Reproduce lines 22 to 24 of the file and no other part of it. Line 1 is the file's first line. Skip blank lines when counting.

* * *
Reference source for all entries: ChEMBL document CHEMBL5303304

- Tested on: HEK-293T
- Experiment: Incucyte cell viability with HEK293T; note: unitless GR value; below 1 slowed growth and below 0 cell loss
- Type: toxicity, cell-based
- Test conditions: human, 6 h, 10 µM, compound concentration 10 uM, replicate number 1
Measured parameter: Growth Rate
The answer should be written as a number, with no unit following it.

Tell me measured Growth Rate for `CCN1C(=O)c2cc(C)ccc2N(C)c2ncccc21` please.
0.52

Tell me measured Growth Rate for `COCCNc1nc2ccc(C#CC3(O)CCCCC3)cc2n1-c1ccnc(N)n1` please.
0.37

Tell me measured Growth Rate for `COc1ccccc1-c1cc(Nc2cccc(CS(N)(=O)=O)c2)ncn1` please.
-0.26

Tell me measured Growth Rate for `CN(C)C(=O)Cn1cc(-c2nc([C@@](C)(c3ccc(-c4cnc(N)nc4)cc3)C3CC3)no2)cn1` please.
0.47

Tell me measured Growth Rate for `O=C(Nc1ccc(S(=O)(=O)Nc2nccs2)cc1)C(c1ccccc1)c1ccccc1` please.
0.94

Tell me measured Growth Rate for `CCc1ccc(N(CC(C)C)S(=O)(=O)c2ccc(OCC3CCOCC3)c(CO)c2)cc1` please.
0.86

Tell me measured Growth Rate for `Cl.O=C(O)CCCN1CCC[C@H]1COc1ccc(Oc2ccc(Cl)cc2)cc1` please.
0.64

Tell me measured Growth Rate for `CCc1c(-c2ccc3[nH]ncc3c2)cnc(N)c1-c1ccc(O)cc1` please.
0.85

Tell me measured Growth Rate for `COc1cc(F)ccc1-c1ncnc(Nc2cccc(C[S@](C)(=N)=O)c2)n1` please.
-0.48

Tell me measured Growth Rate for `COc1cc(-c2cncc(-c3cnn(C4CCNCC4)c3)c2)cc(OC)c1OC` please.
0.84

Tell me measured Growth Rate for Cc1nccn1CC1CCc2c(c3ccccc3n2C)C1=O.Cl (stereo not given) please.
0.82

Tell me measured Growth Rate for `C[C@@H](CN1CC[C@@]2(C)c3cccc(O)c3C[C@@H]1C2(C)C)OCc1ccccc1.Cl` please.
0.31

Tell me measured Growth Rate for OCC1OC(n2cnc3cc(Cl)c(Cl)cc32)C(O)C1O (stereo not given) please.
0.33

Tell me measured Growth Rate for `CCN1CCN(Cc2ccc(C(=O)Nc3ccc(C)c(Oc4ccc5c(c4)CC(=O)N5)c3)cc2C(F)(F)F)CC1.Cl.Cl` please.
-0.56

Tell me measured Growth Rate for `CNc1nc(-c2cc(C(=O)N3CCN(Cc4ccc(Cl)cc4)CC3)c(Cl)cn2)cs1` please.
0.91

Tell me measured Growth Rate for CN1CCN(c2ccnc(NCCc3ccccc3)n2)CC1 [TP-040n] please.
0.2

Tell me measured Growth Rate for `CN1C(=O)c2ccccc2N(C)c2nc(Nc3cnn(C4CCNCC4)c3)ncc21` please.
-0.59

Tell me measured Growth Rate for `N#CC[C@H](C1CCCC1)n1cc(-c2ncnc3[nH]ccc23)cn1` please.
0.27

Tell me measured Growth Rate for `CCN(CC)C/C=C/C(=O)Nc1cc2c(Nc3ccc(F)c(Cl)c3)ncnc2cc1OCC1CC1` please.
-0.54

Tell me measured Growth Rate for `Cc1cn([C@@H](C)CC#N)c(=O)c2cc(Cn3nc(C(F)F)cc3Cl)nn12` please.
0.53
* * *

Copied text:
Tell me measured Growth Rate for `CCc1c(-c2ccc3[nH]ncc3c2)cnc(N)c1-c1ccc(O)cc1` please.
0.85

Tell me measured Growth Rate for `COc1cc(F)ccc1-c1ncnc(Nc2cccc(C[S@](C)(=N)=O)c2)n1` please.